Neogene paleotemperature estimates from lignin-methoxy hydrogen isotopes of sub-fossil wood in the Canadian Arctic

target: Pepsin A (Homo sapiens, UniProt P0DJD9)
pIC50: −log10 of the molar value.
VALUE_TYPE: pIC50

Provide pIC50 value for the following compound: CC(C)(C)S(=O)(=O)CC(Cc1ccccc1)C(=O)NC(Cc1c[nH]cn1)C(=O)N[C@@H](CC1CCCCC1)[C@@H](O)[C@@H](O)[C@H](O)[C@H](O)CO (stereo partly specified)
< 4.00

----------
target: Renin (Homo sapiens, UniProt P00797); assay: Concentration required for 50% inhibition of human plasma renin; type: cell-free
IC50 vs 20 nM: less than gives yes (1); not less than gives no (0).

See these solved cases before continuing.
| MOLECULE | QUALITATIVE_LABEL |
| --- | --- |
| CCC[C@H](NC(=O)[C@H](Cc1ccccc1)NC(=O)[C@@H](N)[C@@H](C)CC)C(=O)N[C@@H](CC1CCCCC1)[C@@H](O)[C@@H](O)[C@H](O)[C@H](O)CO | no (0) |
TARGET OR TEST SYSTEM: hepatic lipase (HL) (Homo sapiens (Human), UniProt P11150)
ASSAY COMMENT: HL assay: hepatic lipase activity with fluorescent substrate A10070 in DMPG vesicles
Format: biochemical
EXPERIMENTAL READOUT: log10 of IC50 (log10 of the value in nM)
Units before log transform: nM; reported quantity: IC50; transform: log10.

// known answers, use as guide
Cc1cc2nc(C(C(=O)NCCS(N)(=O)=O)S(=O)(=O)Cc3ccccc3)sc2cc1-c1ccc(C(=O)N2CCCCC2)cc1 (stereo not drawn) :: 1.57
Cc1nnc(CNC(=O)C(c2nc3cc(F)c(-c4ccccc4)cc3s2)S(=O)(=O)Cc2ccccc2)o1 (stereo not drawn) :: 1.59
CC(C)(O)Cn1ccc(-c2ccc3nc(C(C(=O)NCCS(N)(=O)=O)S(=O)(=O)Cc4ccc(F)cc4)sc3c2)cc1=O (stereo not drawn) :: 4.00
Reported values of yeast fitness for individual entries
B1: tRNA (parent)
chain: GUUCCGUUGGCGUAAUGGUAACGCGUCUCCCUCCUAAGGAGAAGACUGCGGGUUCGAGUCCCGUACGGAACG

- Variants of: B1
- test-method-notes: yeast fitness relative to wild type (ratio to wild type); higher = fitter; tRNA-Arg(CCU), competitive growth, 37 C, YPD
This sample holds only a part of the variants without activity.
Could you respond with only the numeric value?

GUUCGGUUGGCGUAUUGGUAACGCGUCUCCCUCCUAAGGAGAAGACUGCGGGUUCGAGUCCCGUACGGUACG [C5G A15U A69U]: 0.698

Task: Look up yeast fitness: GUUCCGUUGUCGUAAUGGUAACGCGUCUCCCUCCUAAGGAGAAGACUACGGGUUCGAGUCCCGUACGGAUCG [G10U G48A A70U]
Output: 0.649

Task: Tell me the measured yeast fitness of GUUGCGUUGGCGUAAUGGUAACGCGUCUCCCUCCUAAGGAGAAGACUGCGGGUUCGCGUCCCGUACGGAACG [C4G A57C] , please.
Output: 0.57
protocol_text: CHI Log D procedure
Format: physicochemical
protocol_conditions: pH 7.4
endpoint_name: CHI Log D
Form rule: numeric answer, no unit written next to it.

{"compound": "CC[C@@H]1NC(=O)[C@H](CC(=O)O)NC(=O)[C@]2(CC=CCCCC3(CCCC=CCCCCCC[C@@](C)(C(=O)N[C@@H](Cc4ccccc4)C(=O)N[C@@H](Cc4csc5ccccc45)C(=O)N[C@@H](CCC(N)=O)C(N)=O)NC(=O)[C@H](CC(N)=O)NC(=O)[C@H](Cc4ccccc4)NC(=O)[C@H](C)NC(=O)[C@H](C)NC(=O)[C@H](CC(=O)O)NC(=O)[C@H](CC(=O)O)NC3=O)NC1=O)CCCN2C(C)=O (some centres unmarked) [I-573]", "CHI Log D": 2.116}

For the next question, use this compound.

Neogene fossil beds in the Canadian Arctic Archipelago (CAA) provide a window into past greenhouse intervals and insights on what a future, warmer Arctic may look like. In this study, we use the hydrogen isotopes of lignin-methoxy groups (δ2HLM) from sub-fossil wood from six CAA sites (73-80°N) as a proxy for the δ2H of precipitation-derived plant water and paleotemperatures; five study sites cover Pliocene timeslices (~5.3-2.6 Ma) and the other site captures the middle Miocene (~15 Ma). Forty-three samples (all gymnosperms – Pinus, Picea and Larix spp.), each representing an individual tree, were analysed. The δ2HLM measurements were used to estimate paleo-δ2Hprecip for each site assuming the net fractionation for conifers (εLM/precip = -204 ± 12). The data reveal average precipitation during the Neogene timeslices was deuterium-enriched compared to modern precipitation (Δδ2Hprecip = +37.6 to +64.7‰ relative to modern), consistent with warmer mean paleoclimates. Assuming the modern-day δ2Hprecip-temperature sensitivity for the region (3.9‰·°C-1), the Δδ2Hprecip anomalies indicate paleotemperature anomalies (ΔT) were +9.7 to 16.7°C warmer than today. Our ΔT estimates are corroborated by independent proxy data from five sites and provide the first quantitative ΔT estimates from Prince Patrick Island (Beaufort Fm.). Our results demonstrate high potential for the δ2HLM proxy in Cenozoic paleotemperature studies and confirm the Neogene Arctic climate was dramatically warmer than today. Future research is needed to resolve the relative contributions of global versus regional boundary conditions in driving past warming in the CAA to better understand its warming potential under future greenhouse gas scenarios.